Harun Yahya

No change since Aylan’s death

When the body of three-year-old Aylan Kurdi hit the shores of Turkey, the world was reminded of two significant matters: The plight of being a refugee, along with the fact that it is children who are the most affected.

People mourned Aylan and returned to their daily lives. Most of them even had no idea of the thousands of innocent children and refugees who lost their lives on the seas and washed up on the shores after Aylan.

The fact that this tragedy does not take place at our doorstep or that it does not befall us does not mean that it is not happening. Refugees are still experiencing the same hardships. Not much has changed in the wake of the inadequate measures taken. A report prepared by the Office of the United Nations High Commissioner for Refugees (UNHCR) states that 2,850 refugees have drowned in the sea since the beginning of 2016 through June 15. 

The month of June already began with a tragedy when a boat filled with 700 migrants sank and many of them are feared dead. As we approach the end of June, we witness that the number of people drowning in the sea is growing exponentially. Ironically, June 20 was observed as the World Refugee Day.

According to UNHCR data, the number of refugees who were able to reach the EU since the beginning of the year through June 4 is 206,200. Moreover, one out of every three refugees is a child. While it is quite dreadful for a child to embark on such a perilous journey, statistics present an even more shocking picture. Nine out of every 10 children do not have their parents by their side — they are all by themselves! According to estimates, around 7,000 children tried to reach Italy en route North Africa without any supervision in the first five months of 2016. These orphaned children, however young they may be, set out alone on a dangerous journey. Unsurprisingly, they are the ones who are the most abused and who face the most hardships. UNICEF’s latest report states that there is “strong evidence that criminal human trafficking networks were targeting the most vulnerable, in particular women and children.”

“Italian social workers claim that both boys and girls are sexually assaulted and forced into prostitution while in Libya and that some of the girls were pregnant when they arrived in Italy, having been raped,” it added.

These unattended children’s resistance to such abhorrent maltreatment results in even frightful oppression. 16-year-old Aimamo speaks about this cruelty: “If you try to run, they shoot you and you die. If you stop working, they beat you. It was just like the slave trade.”

According to UNICEF figures, the number of unaccompanied children traveling from North Africa to Italy so far this year is more than the last year. This is an assessment that presents the gravity of the situation in places where these refugees come from. There are so many children who are left as orphans and are vulnerable after losing their parents that they want to flee from the land of their birth, even if they are alone. They work on croplands under horrible conditions, leave themselves to human traffickers and are subjected to various abuses and go even further on more horrible adventures.

Those unescorted minors who manage to reach Europe are not all fortunate to find a refuge. Temporary shelters or gymnasiums are not warm homes for these innocent souls. The psychology and education of these children who do not have families or homes and who are far away from their country is not even on the agenda. On top of it all, xenophobic attacks and the hate speeches these refugees are forced to hear, along with their marginalization and social stigmatization make life even harder for them.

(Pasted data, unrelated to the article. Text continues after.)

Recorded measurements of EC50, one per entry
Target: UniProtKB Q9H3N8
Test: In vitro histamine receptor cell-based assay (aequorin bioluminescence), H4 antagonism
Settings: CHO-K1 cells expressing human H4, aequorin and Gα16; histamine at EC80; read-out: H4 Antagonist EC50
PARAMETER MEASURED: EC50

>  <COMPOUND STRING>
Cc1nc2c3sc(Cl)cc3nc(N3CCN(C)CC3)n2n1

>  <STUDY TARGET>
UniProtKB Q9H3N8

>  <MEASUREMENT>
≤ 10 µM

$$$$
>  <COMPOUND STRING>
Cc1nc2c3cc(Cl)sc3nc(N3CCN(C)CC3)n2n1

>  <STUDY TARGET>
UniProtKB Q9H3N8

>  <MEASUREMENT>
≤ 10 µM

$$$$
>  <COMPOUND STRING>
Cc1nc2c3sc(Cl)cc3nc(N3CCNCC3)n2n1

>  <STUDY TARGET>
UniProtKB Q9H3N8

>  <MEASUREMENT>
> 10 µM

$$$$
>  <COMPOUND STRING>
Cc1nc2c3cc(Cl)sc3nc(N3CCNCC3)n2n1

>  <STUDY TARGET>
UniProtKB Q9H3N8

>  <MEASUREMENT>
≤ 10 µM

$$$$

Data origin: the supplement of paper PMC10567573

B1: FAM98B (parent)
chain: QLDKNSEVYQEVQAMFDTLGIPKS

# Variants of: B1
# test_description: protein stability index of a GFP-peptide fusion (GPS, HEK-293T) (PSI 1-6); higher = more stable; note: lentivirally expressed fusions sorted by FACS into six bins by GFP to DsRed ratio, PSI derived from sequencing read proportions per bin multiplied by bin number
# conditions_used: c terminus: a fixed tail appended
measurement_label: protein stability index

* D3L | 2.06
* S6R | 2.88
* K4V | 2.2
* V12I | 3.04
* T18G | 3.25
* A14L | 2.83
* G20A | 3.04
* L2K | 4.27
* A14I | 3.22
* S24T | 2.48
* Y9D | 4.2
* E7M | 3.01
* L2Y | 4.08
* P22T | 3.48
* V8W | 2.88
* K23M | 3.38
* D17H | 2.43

The problem right before our eyes is not just that of the refugees, it is the lost generation that comes along with it. This generation had to meet the cruel and inhumane side of the world before they even entered proper childhood. Imagine the nightmare and abuse that a little child, who does not know anything about life and who has tragically lost his parents, experiences at the hands of human traffickers, and the abuse and horror he goes through. Anyone who does not want this for his own children should not consent to it for other children either. Children, wherever they are, whatever language they speak, are innocent, and they are our responsibility, that is, responsibility of the people with a solid conscience and sound sense.

While some European countries are closing their doors to refugees and some Swiss villages calculating how to get rid of this “burden” by paying for tax instead of taking in 5 refugees, these incidents are over and done with. Certainly there are people who do not want to remain as onlookers of this tragedy. However, no one has the power to handle such oppression by himself. That is why we need to unite. The conscientious people who are determined to end this oppression need to act together like a single body; this will be sufficient to rescue this lost generation. Even if they are few in number, those who are good will be powerful and effective when united.

For this reason, the good people should work together to bring an end to these artificial conflicts and send the world a message that “we are united against oppression.” Especially the Muslim countries have no obstacle to send this message together. The huge power of the united Muslim world will surely eradicate the mindset that sees oppression as fair. For this, God wants us just to get into action.

Adnan Oktar's piece in Arab News:


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